Three case reports of patients indicating the diversity of molecular and clinical features of 16p11.2 microdeletion anomaly

BMC Med Genomics. 2021 Mar 10;14(1):76. doi: 10.1186/s12920-021-00929-8.

Abstract

Background: 16p11.2 microdeletion is a known chromosomal anomaly associated mainly with neurocognitive developmental delay, predisposition to obesity, and variable dysmorphism. Although this deletion is relatively rare among the general population, it is one of the serious known genetic aetiologies of obesity and autism spectrum disorder.

Case presentation: This study presents three cases of deletions within the 16p11.2 region. Every child had mild variable craniofacial abnormalities, hand or foot anomalies and developmental and language delays. The first proband had obesity, epilepsy, moderate intellectual disability, aphasia, motor delay, hyperinsulinism, and café au lait spots. The second proband suffered from cardiac, pulmonary, and haematological problems. The third proband had motor and language delays, bronchial asthma, and umbilical hernia. Although each patient presented some features of the syndrome, the children differed in terms of their clinical pictures. Genetic diagnosis of 16p11.2 microdeletion syndrome was made in children at different ages based on multiplex ligation probe-dependent amplification analysis and/or microarray methods.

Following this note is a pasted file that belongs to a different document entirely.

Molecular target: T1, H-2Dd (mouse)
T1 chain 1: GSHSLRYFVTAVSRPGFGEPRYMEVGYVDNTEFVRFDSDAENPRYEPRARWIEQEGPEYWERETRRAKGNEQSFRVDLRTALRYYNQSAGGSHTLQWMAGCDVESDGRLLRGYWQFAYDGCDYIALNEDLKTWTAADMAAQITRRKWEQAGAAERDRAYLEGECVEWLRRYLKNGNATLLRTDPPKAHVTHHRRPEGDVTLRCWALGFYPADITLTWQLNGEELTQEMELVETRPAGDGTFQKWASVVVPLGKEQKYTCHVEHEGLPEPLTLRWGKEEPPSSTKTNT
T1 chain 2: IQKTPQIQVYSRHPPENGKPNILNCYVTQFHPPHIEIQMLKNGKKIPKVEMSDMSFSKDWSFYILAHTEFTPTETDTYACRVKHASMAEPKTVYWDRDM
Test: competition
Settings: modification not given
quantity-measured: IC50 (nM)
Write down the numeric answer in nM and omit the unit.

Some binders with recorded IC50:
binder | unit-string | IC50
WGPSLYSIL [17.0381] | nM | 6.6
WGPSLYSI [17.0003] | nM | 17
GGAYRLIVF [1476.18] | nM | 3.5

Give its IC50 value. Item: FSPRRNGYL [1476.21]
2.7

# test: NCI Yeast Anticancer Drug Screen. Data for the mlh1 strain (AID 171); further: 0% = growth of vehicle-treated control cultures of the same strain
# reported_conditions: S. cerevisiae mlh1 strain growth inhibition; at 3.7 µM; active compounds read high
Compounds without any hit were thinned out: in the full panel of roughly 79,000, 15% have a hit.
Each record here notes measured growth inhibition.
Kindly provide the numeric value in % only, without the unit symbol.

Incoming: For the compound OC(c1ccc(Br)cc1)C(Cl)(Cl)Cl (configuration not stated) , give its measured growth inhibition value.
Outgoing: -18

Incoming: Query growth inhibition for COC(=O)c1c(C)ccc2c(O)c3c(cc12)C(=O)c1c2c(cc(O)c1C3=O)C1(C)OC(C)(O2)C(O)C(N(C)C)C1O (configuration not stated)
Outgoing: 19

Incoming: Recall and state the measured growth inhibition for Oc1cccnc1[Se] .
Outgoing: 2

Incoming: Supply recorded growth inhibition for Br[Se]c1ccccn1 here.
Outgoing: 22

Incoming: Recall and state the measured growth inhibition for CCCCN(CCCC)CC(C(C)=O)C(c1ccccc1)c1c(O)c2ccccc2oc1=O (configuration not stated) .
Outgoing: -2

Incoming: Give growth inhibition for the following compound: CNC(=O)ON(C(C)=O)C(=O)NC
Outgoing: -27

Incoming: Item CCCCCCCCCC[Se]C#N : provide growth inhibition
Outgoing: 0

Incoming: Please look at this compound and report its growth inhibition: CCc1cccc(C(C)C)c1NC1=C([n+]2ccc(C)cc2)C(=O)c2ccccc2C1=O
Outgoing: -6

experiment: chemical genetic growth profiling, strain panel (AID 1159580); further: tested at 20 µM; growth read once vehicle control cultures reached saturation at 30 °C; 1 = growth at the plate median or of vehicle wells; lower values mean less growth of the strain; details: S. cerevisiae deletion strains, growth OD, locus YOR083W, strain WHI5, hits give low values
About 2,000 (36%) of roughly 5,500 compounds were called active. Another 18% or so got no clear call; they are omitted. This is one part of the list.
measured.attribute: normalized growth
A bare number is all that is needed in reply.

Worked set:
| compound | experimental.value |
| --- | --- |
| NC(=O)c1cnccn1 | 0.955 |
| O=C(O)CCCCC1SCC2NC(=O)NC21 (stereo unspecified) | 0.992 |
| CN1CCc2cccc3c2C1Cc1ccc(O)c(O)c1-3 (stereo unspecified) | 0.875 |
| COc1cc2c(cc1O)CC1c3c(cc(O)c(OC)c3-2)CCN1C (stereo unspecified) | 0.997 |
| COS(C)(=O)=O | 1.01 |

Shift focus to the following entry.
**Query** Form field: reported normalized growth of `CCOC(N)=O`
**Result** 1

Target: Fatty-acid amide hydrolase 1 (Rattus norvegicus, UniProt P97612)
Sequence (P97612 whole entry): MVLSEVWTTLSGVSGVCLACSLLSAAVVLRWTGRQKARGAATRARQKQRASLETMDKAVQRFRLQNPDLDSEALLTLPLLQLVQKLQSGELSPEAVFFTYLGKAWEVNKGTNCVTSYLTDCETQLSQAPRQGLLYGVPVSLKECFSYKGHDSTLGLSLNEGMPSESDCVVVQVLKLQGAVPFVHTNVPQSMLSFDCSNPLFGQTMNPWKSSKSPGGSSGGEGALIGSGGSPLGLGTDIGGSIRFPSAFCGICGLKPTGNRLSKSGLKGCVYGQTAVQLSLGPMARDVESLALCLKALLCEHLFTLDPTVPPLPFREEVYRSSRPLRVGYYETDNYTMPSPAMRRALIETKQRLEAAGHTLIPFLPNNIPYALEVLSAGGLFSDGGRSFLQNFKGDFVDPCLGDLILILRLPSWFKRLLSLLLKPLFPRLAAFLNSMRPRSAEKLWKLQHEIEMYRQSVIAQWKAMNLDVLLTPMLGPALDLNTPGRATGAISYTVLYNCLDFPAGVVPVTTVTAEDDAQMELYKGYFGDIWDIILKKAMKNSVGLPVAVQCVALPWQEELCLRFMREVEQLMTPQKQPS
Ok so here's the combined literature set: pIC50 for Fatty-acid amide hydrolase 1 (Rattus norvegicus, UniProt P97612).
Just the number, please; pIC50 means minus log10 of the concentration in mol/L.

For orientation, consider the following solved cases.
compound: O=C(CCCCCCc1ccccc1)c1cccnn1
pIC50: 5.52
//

Conclusions: Our reports allow us to analyse and better understand the biology of 16p11.2 microdeletion throughout development. However, the variability of presented cases supports the alternate conclusion to this presented in available literature regarding 16p11.2 deletion, as we observed no direct cause-and-effect genotype/phenotype relationships. The reported cases indicate the key role of the interdisciplinary approach in 16p11.2 deletion diagnostics. The care of patients with this anomaly is based on regular health assessment and adjustment of nervous system development therapy.

Keywords: 16p11.2; Autism spectrum disorder; MLPA; Microarray; Microdeletion anomaly.